Just how far are we away from the mind-powered car? These were my thoughts when I read an article in Prism about Japanese researchers at Toyota who were developing a headset device for wheelchair users that would allow them to control their wheelchairs by simply thinking about where they wanted to go. Toyota’s “Brain Machine Interface” technology uses electroencephalography (EEG) data to enable people with physical disabilities to drive, steer and stop their wheelchairs using the power of the mind. The technology takes some training in order to coordinate the user’s thought patterns and the system’s responses. Researchers claim that the system can “adapt to a particular user’s thought patterns to improve accuracy to as high as 95%… Training on the system for 3 hours a day for a week is enough to have it tuned in to a user’s motor-control thought patterns” (PC World). The applications of such a revolutionary technology seem boundless! Imagine you could just think up what you wanted to have for dinner, mentally going through the various tasks while a robot actually went about preparing the meal. You might not even have to lift a finger in order to sit down to a four-course meal! Even though Japanese researchers are working on applications of this technology for use in controlling robots, we’re not quite there yet.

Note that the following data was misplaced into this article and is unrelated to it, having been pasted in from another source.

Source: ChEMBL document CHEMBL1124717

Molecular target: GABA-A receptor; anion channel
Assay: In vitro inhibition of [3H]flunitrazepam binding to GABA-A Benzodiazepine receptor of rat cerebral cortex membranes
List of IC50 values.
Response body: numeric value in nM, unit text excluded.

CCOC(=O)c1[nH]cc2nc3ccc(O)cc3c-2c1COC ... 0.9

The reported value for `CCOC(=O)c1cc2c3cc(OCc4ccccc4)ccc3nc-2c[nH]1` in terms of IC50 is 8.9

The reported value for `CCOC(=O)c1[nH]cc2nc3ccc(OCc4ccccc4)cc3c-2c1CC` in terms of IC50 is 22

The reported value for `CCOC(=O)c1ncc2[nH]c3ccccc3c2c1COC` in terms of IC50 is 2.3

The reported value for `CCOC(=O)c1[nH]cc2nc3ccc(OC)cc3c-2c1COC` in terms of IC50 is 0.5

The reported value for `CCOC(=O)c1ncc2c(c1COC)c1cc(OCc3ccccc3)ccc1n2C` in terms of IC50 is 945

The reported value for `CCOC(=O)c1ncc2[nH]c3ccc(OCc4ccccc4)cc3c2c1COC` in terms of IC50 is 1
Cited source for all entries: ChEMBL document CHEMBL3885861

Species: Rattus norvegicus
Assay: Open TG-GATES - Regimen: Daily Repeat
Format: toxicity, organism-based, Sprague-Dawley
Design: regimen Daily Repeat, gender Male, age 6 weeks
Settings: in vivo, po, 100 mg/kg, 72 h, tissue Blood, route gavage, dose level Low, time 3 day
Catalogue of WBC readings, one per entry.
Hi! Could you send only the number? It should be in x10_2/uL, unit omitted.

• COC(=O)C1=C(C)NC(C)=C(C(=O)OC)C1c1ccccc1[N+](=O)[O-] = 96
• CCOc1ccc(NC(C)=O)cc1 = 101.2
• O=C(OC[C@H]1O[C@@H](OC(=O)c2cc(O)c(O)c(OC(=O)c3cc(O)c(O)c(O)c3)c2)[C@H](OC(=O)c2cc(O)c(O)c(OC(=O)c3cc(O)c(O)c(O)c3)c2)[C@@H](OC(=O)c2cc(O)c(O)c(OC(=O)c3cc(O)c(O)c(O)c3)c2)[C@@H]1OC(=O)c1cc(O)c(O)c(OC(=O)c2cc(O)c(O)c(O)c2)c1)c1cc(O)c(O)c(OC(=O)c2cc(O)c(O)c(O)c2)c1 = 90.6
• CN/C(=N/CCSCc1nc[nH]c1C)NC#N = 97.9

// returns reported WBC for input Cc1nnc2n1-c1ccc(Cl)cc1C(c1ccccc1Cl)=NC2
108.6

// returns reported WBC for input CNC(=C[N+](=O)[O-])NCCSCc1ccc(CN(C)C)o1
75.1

But now an electronics company called Emotiv has partnered with Hyundai in Australia to market a brain-powered car which uses similar EEG technology to control a vehicle via the mind and researchers in Germany are testing similar technology called BrainDriver that can actually drive a car. At this point, the only technology that has been commercialized is limited to making sure that drivers stay alert as inattentiveness on the road accounts for nearly 50% of fatal vehicle accidents in Australia ( The Attention Powered Car will slow down and come to a stop if the driver becomes fatigued. Here it is in action. In terms of implications for road safety, Australians are already headed in the right direction!

This brings me back to my initial question: just how far are we away from a vehicle that not only stops when a driver is fatigued but is actually controlled by the impulses of the brain rather than the touch of the hand? If the work that researchers in Germany, Australia and Japan are doing is any indication, we’ll soon be driving into the future!

Image from Physiological

Ode to the Bike Rack